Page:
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Topic: Change of caritalization of articles in German tracks (Read 225 times) previous topic - next topic
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Change of caritalization of articles in German tracks

A , a , An , an , The , the , And , and , But , but , Or , or , Nor , nor , At , at , By , by , For , for , From , from , In , in , Into , into , Of , of , Off , off , On , on , Onto , onto , Out , out , Over , over , To , to , Unto , unto , Up , up , With , with , As , as

Does anyone have the same list for German / French and so on?? (given their naming rules)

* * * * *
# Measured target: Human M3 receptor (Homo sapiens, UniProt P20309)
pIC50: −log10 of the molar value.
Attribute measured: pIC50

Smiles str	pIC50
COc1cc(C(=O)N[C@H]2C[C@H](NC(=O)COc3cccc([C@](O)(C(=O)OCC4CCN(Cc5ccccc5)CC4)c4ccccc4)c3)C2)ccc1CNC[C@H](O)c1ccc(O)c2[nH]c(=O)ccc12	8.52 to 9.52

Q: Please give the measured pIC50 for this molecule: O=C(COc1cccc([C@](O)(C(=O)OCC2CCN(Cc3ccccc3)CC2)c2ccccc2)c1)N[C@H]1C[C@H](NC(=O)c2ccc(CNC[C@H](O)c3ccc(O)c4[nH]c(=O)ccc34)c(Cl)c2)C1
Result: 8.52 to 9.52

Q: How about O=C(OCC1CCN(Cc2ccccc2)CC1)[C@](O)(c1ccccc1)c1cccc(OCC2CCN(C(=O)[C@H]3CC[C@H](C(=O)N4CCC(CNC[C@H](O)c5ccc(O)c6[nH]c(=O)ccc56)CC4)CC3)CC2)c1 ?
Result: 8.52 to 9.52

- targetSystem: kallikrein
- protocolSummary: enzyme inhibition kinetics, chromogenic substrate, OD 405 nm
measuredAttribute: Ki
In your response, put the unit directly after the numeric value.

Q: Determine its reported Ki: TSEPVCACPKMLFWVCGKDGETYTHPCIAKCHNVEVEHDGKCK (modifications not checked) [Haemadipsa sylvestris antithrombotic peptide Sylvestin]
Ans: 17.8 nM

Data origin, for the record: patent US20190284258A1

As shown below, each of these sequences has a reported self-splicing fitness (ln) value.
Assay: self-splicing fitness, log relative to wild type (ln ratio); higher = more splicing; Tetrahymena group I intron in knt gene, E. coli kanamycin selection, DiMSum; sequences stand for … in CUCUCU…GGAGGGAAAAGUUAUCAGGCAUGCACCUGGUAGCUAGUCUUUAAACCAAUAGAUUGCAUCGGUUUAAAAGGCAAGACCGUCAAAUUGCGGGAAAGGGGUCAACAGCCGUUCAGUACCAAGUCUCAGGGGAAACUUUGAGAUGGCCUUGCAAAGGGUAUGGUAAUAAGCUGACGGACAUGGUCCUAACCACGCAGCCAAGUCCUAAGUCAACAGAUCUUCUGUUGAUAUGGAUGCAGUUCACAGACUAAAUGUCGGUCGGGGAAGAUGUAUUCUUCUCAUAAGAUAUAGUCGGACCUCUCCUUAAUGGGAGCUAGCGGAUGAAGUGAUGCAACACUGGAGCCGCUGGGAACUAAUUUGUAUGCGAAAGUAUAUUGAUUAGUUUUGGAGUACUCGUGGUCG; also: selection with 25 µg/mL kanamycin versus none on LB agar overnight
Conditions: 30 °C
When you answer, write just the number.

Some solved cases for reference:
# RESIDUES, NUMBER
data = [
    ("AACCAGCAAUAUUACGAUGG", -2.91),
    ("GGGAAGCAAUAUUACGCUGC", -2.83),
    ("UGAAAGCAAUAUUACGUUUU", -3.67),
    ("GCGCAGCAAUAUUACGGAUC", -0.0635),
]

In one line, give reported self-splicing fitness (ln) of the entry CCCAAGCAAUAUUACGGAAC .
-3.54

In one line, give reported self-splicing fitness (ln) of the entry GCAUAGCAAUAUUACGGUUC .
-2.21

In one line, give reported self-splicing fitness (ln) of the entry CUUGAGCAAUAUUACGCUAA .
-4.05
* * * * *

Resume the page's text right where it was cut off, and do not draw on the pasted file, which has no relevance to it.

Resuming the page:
Re: Change of caritalization of articles in German tracks

Reply #1
All other languages use sentence case capitalization with few exceptions. French also permits a style where the sentence starts with an article (le, la, les) and the noun following it is also capitalized. I was told that regular sentence case is acceptable, and is simpler and nicer looking. German capitalizes nouns. The reader would need to "understand" the sentence to guess what is a noun, adjective or adverb. A simple replace is not sufficient. Dutch has an interesting exception if the title starts with a contraction with an apostrophe or contains the double letter IJ.

In English, "phrasal verbs" are capitalized in all common styles, even if they contain the same short words from your list (Move On, Wake Up, Take Off).

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